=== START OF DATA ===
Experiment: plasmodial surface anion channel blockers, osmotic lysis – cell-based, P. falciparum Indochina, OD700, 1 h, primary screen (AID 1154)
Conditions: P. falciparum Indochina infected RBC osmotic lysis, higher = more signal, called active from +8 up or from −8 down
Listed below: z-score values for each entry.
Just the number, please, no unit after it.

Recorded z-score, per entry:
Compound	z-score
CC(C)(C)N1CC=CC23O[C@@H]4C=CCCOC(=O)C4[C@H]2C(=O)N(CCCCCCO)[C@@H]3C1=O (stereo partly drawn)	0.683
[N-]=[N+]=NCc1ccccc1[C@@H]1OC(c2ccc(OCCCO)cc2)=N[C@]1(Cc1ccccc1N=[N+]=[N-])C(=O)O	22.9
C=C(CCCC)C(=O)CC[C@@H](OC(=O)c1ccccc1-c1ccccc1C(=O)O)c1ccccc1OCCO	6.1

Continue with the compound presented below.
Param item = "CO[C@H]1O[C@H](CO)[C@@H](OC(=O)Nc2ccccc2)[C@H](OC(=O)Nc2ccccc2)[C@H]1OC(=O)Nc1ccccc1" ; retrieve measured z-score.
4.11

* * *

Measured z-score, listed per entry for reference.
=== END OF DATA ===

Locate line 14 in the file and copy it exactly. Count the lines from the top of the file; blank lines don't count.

Measured z-score, listed per entry for reference.